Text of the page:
The White Dress

Prompt: <500 words, write from the perspective of an object in a secondhand shop

She hangs in the window, twisting gently in the breeze from the open door.

It’s a slow life, a thoughtful life, this. She has plenty of time for thinking. Too much time, some would say. She watches the busy street outside, details blurred through the streaks of dust on the glass. There are harried mothers pushing prams, and dragging squabbling children in their wake; focused businessmen and women, black trousers white shirts black jackets polished shoes on their way to places to be important meetings coffee breaks; slouching teenagers, eyes full of apathy and hearts full of dreams.

None of them look at the old white dress in the window.

They have their stories, she thinks one day, tuning out the whimpers of discarded kid’s clothing left in the changing rooms and the haughty “Excuse me? Excuse me!” of the more expensive items of jewellery: they have their stories, and so do I.

She gets looks of pity from the twenty-somethings and looks of fond nostalgia from the elderly. None of them think seriously about buying her. She’s too much like her previous owner: waist too skinny, bust too small, arms tattered. So faded and worn that she’s almost translucent in places. The looks of pity make her defensive; the nostalgia makes her remember.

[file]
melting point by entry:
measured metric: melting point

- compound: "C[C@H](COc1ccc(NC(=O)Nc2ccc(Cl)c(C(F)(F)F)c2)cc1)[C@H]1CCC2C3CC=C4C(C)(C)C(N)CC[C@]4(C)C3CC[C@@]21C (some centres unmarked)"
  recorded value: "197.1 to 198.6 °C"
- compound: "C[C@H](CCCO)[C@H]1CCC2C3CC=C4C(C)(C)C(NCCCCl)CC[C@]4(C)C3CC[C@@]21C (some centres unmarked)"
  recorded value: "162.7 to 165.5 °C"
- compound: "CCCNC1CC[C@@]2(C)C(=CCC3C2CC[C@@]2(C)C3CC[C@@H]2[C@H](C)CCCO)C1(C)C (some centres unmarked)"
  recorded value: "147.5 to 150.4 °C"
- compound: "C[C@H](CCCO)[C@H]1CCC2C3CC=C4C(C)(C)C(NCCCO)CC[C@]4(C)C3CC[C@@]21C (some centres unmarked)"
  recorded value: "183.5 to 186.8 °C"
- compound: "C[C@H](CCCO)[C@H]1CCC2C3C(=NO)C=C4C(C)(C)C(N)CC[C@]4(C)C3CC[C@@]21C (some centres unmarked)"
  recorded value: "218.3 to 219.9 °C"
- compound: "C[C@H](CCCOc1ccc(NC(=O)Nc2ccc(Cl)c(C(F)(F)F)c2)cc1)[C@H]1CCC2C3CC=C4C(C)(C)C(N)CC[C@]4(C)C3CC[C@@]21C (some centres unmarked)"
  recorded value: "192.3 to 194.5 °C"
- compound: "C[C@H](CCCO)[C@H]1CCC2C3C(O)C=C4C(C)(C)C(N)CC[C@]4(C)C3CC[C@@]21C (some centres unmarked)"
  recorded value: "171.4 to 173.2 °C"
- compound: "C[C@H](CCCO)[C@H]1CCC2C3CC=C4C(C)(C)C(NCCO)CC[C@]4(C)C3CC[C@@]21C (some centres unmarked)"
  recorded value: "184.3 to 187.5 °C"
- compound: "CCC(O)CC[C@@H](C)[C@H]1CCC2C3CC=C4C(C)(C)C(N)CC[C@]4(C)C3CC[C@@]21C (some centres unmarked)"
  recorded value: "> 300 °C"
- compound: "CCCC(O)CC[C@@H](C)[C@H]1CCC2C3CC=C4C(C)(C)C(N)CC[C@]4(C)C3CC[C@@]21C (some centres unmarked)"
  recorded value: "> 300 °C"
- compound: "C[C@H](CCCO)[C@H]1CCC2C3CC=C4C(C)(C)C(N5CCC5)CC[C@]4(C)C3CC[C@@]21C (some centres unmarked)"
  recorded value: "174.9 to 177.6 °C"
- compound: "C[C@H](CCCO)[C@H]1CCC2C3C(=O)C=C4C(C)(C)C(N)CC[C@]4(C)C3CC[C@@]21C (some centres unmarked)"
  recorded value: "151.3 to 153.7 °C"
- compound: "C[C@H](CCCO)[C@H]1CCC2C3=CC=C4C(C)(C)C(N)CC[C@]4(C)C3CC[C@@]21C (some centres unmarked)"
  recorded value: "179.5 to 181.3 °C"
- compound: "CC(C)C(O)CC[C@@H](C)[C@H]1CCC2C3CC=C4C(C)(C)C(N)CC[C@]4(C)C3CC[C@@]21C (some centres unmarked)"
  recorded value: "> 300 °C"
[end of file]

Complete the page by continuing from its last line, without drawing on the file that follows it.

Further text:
On the whole, she prefers the pity.

She comes to dread the little old ladies with their walking sticks and frames, hair white and fluffy like a small dry cloud perched on the wrinkled skin of their skulls; white and fluffy like a newborn lamb.

(Newborn lambs aren’t white and fluffy, the faded farm shirt below her mutters caustically: they’re smooth and slimy and, quite often, dead.)

She dreads the moment their eyes land on her and soften with old love or fresh grief. Their right hands creep to their left, touching their ring fingers, and sometimes there’s a ring there (lovegrief) and sometimes there’s not (grieflove).

She hates them because they make her remember. She remembers the wedding (love), the golden decades (love), the husband (love) and kids (love) and grandkids (love). She remembers the slow decline (lovegrief), the muddled thinking (grief), the moment he found her (grief).

His face. His sobs. His screams.

He carried her gently, like a fragile thing, a newborn lamb.

She’s too much like her mistress.

She hangs in the window, twisting gently in the breeze from the open door.

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